Aaron Young

Aaron Young
Greeting Card 10a (and details), 2007
Stained plywood, acrylic, burnt rubber
10 panels: 4 x 8 ft each Overall: 16 x 20 ft

Aaron Young’s Greeting Card 10a takes its title from a 1944 Jackson Pollock piece, expanding the connotations of action painting. In Young’s Greeting Card 10a the spontaneous scribbles
and gestures associated with Pollock’s subconscious negotiation of the canvas are re-created by something much more powerful: 12 high octane motorcycles. The making of this piece was staged as a performance: plywood panels were laid out to cover a 72 x 128 foot area of the floor, then stained and painted with layers of yellow, pink, orange, and red, covered with a final coat of jet black before a team of bikers rallied on its surface for 7 minutes. Created in the dark with only the bike headlights illuminating the action, the ear-blasting revving of the engines and toxic clouds of exhaust smoke gave the effect of a rock-concert extravaganza, placing abstractpainting in the realm of hard-core spectacle or extreme sport. The painting seen in the gallery is comprised of 6 panels taken from this event; its making can be viewed on the Saatchi Gallery website Click here

Aaron Young
The Young And The Driftless (and details), 2007
Rubber on safety glass
213.4 x 152.4 cm

Young’s practice is often collaborative in nature. Forging relationships with subculture figures such as biker gangs, skateboarders, and tattoo artists, as well as expert craftsmen, Young’s work often focuses on the process of creation as an artistic action or event, with the finished work operating both as independent pieces and documentary material of his performances. The Young and The Driftless is a ‘painting’ made on a panel of the safety glass that surrounded a gallery during a motorcycle performance where a biker sped around a room creating a ‘drawing’ on the floor. The glass was coated with layers of spray glue which collected the rubber shavings that sprayed up from the tyres as the biker rode past, creating an outlined self-portrait of the artist. Through his unorthodox way of working, Young addresses issues of cultural hierarchy to explore sustainable forms of autonomous expression, citing alternative communities and lifestyles.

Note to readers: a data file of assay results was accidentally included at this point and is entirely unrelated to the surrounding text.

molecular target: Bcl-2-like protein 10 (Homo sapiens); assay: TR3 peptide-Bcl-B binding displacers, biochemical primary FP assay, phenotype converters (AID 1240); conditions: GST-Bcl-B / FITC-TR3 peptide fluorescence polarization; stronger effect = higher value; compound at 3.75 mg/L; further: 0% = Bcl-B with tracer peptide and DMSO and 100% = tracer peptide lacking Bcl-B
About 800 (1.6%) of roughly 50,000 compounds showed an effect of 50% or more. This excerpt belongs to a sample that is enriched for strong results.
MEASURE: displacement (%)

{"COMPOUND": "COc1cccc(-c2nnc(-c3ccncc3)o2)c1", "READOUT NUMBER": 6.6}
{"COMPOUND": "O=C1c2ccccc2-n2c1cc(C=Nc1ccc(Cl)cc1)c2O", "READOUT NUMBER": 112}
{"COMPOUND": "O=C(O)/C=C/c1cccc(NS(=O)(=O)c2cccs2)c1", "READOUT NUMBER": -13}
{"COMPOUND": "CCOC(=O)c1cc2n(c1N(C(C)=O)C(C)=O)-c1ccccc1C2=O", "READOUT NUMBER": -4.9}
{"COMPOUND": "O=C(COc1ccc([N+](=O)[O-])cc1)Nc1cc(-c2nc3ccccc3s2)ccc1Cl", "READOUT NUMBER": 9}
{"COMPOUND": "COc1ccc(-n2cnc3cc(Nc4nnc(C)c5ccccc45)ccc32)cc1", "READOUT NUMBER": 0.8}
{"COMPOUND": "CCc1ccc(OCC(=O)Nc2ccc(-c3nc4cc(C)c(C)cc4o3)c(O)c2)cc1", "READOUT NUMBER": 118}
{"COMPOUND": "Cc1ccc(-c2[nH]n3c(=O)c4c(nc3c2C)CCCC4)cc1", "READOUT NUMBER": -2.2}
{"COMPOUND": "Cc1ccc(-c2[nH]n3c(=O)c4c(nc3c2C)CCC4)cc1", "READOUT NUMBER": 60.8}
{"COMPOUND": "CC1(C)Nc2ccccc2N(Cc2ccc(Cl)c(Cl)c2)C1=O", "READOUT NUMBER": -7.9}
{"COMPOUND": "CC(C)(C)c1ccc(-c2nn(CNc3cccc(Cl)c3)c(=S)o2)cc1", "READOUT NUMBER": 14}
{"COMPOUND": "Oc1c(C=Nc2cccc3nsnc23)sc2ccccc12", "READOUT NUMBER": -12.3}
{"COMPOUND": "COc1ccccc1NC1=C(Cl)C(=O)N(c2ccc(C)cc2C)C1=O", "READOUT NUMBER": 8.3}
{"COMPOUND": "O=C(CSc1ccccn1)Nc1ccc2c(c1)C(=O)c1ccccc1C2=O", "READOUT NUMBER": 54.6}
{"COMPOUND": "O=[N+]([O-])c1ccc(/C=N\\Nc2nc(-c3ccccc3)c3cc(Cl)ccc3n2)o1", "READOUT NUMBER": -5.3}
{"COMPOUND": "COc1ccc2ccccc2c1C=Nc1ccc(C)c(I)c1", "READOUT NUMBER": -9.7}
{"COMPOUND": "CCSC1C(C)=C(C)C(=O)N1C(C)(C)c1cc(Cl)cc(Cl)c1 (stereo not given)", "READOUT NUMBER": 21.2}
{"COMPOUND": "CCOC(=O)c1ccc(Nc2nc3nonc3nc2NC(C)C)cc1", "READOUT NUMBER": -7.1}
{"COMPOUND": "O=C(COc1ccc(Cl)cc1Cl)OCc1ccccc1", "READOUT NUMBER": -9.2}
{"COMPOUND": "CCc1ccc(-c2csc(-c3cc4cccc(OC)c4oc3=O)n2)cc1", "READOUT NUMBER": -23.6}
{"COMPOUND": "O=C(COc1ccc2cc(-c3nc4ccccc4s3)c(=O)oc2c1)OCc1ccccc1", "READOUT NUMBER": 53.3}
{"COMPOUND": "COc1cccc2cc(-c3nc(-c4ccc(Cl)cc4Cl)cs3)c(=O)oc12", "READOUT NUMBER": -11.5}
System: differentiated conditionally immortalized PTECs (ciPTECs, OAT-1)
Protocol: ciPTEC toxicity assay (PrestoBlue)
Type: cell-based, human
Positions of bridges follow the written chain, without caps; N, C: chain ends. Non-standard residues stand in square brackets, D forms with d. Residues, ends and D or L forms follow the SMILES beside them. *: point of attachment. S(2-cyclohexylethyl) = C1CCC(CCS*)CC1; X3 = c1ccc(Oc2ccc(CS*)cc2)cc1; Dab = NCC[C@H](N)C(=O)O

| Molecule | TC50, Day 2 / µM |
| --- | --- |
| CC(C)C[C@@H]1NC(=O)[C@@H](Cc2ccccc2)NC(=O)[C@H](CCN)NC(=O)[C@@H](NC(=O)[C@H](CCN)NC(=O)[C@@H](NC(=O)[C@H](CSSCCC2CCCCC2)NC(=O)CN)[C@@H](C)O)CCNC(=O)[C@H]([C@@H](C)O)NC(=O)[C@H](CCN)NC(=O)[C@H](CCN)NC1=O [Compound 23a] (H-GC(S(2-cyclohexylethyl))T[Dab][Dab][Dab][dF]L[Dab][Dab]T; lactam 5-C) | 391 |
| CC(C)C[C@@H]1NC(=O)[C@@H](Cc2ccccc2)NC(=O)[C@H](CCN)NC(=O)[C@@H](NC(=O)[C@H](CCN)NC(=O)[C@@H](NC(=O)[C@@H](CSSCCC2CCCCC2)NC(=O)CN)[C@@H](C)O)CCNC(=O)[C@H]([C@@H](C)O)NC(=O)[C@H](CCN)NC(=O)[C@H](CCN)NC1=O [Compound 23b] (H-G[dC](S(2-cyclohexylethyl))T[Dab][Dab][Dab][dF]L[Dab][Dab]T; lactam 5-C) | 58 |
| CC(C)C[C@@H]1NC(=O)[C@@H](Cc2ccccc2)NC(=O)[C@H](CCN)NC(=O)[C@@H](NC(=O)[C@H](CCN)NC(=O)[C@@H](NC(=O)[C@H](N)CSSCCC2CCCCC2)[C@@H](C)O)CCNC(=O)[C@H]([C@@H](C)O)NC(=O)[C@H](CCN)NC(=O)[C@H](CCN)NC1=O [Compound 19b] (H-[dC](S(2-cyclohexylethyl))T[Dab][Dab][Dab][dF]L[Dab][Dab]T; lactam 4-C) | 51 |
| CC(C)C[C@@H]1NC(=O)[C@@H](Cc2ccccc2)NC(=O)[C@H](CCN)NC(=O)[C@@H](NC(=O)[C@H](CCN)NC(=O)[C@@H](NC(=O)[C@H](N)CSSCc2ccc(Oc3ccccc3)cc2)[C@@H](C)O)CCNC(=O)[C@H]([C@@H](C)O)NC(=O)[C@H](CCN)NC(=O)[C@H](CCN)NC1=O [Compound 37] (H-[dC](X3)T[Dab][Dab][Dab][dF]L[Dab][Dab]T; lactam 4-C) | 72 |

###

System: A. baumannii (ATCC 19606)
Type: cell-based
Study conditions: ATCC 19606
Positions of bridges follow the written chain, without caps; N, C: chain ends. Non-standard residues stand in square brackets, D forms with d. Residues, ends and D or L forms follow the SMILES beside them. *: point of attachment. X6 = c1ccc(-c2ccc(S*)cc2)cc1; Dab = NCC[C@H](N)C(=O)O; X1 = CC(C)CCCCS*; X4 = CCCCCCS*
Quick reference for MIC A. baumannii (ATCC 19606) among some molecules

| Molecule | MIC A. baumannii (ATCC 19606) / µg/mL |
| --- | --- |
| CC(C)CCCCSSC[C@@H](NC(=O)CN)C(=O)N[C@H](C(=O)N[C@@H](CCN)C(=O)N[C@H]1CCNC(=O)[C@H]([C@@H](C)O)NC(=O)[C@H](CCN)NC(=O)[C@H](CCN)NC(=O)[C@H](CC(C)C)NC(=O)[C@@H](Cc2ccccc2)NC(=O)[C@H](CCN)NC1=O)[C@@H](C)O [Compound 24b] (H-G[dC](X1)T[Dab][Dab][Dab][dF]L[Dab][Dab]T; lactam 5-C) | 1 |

Aaron Young
Focus On The Four Dots In The Middle Of The Painting For Thirty Seconds, Close Your Eyes And Tilt Your Head Back (Frantic Fruit), 2007
Silkscreen on canvas
147.3 cm diameter

Young’s FOCUS ON THE FOUR DOTS FOR 30 SECONDS, CLOSE YOUR EYES, THEN TILT YOUR HEAD BACK (Frantic Fruit), is an abstracted silk-screen print. Drawing from the graphic language of pop and advertising, as well as the cultural value of the print as art object, Young uses the power of this media to disseminate subliminal messages. The image itself is a pleasing composition – reminiscent of both Warhol’s Rorschach paintings and primitive art – however, if the instructions in the title are followed, a portrait will appear of Jesus, Che Guevara, or Charles Manson depending on the viewer’s perception. The titles of the prints from this series are taken from bubble gum flavours, lacing the high of instant gratification with problematics of religious or political ideologies.

Thursday, 26 November 2020: COVID-19 / CORONAVIRUS UPDATE:

Following the UK Government’s latest announcement placing London in Tier 2, Saatchi Gallery will re-open from Wednesday, 9 December 2020. We will re-open with our free entry Ground Floor exhibitions (Philip Colbert: Lobsteropolis and Antisocial Isolation) from December 9. The new dates for our next headline exhibition JR: Chronicles will be announced shortly.

Government guidelines on health and safety measures will remain in effect, including social distancing within a one-way system in our galleries, the provision of hand sanitising stations, and the wearing of face coverings by visitors and staff. All visitors are encouraged to pre-book their tickets prior to entry.

We look forward to welcoming you back soon.